The building and construction industry is a major driver of activity in the Australian economy. It is comprised of residential building (houses, flats, units and alterations to existing dwellings), non-residential building (shops, offices, hotels, factories, educational facilities and hospitals) and engineering construction (roads, sewerage, energy, etc). It includes architectural and engineering services and construction trades (bricklaying, plumbing, electrical, etc).
The publisher analyzes the Australian Construction Industry in the Michael Porter’s Five Forces Analysis. It uses concepts developed in Industrial Organization (IO) economics to derive five forces that determine the competitive intensity and therefore attractiveness of a market. Porter referred to these forces as the microenvironment, to contrast it with the more general term macroenvironment. They consist of those forces close to a company that affect its ability to serve its customers and make a profit. A change in any of the forces normally requires a company to re-assess the marketplace.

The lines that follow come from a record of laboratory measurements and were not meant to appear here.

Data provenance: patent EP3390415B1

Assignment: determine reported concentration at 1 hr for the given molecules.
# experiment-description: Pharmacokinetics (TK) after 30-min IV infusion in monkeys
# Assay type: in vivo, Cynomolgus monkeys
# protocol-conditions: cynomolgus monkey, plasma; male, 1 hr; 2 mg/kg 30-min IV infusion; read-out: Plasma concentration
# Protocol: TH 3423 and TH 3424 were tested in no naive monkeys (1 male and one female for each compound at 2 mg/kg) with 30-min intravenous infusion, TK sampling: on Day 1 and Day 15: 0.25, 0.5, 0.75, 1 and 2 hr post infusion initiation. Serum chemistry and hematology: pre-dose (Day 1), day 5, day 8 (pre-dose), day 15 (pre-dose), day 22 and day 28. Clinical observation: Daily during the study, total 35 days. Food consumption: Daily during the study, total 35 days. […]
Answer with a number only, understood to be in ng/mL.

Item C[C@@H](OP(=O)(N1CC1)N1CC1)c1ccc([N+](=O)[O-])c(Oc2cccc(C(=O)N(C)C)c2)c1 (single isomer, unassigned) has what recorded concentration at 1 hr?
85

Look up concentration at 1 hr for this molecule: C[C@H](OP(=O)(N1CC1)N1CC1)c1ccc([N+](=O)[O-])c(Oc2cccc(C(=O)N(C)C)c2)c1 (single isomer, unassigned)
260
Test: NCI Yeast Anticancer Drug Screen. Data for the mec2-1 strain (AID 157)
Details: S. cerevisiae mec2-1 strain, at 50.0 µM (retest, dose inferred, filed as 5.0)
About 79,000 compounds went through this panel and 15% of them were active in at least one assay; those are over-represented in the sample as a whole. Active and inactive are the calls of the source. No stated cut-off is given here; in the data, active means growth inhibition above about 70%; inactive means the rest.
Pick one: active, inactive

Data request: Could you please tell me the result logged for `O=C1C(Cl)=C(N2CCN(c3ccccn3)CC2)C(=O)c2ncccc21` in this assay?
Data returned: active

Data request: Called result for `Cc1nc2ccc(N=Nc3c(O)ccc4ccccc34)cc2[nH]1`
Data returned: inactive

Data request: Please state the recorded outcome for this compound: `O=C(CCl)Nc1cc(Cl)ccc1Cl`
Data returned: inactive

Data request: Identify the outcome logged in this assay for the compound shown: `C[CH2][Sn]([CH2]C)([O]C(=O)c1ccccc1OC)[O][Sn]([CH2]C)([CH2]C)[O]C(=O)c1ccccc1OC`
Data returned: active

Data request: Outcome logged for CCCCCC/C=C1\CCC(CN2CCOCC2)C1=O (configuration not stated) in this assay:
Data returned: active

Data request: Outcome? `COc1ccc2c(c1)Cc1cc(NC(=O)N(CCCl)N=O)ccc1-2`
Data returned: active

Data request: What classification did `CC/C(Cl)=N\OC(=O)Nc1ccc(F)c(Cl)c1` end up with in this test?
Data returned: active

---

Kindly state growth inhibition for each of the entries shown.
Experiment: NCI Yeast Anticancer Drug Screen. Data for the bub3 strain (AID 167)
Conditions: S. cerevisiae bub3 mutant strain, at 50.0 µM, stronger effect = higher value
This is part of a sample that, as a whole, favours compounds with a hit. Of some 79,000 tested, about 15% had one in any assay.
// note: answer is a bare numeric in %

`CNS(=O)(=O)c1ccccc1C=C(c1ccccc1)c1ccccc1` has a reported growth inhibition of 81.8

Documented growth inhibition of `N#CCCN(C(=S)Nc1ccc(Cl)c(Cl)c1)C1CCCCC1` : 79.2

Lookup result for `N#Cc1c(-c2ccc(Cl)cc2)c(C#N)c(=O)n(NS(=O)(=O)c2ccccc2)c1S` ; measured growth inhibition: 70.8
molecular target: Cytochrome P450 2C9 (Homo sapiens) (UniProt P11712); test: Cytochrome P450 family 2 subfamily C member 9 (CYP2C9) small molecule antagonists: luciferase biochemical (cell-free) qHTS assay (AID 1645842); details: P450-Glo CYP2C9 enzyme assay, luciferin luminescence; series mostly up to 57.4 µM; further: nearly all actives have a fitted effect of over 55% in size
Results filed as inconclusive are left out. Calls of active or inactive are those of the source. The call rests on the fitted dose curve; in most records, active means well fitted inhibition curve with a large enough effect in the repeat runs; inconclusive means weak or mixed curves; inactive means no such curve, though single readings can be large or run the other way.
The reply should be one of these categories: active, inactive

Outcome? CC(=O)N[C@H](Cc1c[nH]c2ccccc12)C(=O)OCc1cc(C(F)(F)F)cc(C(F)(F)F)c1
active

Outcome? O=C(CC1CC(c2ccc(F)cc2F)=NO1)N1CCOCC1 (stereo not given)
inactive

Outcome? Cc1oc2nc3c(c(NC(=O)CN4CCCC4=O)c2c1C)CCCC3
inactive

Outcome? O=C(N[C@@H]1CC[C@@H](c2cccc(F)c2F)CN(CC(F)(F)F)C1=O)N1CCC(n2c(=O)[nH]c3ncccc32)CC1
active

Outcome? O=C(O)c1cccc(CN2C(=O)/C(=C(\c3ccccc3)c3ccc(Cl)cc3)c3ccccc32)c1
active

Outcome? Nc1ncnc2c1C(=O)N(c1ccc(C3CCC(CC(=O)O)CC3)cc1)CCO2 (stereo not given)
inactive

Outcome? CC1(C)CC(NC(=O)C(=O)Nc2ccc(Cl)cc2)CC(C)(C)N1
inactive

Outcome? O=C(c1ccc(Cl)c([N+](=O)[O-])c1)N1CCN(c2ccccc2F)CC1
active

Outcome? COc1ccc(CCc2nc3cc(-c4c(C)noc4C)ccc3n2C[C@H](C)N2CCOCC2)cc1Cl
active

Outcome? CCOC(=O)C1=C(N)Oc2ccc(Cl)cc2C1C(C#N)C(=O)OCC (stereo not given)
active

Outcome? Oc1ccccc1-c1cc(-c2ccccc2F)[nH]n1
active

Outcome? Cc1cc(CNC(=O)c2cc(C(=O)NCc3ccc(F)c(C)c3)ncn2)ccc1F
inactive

A. Executive Summary
B. Introduction to the Industry
B.1 Industry Definition
B.2 Market Segmentation
B.3 Industry Profile
C. Porter’s Five Forces Strategy Analysis
C.1 Bargaining Power of Buyers
C.2 Bargaining Power of Suppliers
C.3 Competitive Rivalry in the Industry
C.4 Threat of New Entrants
C.5 Threat of Substitutes
E. Glossary of Terms